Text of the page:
Find out more: IA2023 subject information

This subject focuses on the similarities and differences in Indigenous peoples' experiences of colonisation in selected countries and the resultant impact. It introduces the different historical and contemporary circumstances of Indigenous people in other colonial contexts and various instruments and terms of political inclusion for Indigenous peoples' agendas for change and pursuit of restorative justice.

Find out more: IA2030 subject information

This subject engages in deeper analysis of the complexity of the contemporary Indigenous position through examination of the goals and conceptual basis of some major narratives of the post-1967 era. The selected narratives represent Indigenous contestation with the continuing terms and conditions of the Australian nation-state and efforts to redress the ongoing legacy of colonial injustice.

Find out more: IA3024 subject information

This subject examines the complex entanglements of Indigenous and Western systems of thought, knowledge, and standpoints engaged in scholarly efforts to understand Indigenous people's contemporary position and policy and practical efforts to bring about change in Indigenous Australians lives.

Find out more: IA3025 subject information

As the Capstone Subject for the Indigenous Studies major, this subject is designed to consolidate and bring together students' learning from previous subjects. The Capstone aims to build on students' appreciation of the implications of Indigenous knowledge continuities, ruptures and convergences in relation to their disciplines and future professional practice.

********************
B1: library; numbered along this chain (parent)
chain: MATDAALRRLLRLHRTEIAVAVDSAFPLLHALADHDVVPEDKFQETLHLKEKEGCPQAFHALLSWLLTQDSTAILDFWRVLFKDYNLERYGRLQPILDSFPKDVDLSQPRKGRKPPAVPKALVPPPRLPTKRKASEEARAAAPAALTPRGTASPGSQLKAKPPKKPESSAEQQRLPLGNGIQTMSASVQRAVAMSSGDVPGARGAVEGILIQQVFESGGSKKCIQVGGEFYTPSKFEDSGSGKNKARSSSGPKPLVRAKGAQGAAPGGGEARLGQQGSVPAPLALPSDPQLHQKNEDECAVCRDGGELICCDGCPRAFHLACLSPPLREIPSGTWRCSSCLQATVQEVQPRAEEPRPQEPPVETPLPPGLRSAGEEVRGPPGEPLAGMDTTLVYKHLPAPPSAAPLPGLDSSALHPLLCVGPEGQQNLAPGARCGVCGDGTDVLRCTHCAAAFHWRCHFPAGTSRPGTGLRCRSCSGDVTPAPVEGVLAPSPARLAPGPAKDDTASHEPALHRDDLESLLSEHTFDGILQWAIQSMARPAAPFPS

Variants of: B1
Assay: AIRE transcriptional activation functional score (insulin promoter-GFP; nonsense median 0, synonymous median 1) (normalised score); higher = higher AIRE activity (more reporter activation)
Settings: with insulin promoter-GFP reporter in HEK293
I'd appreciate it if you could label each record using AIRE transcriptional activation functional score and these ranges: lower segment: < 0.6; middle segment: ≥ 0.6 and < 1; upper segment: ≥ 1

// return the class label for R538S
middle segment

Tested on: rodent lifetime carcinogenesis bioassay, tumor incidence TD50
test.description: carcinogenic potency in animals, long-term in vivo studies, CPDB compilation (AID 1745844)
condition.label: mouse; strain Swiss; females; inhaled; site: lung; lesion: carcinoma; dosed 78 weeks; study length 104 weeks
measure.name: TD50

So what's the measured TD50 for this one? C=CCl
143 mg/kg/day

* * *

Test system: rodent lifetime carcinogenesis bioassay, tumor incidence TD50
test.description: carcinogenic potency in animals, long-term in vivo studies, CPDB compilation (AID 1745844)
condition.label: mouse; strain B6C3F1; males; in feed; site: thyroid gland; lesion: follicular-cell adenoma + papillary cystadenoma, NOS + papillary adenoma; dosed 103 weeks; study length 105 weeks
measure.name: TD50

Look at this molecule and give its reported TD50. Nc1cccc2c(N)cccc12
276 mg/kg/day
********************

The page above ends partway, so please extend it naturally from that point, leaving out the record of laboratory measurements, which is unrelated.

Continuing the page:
Find out more: IA3030 subject information


Postgraduate Courses

Postgraduate courses build on your learning from your Bachelor degree to explore applied topics. At JCU students enrolled in postgraduate courses can enrol in Indigenous Studies as an elective. Students can also apply to undertake a research thesis through the Master of Philosophy (Indigenous).

Postgraduate Coursework

This subject focuses on the continuity of Australian Aboriginal and Torres Strait Islander people, knowledge and traditions across time and place. It explores Aboriginal and Torres Strait Islander peoples' traditional understanding of their place in the world.

Find out more: IA5013 subject information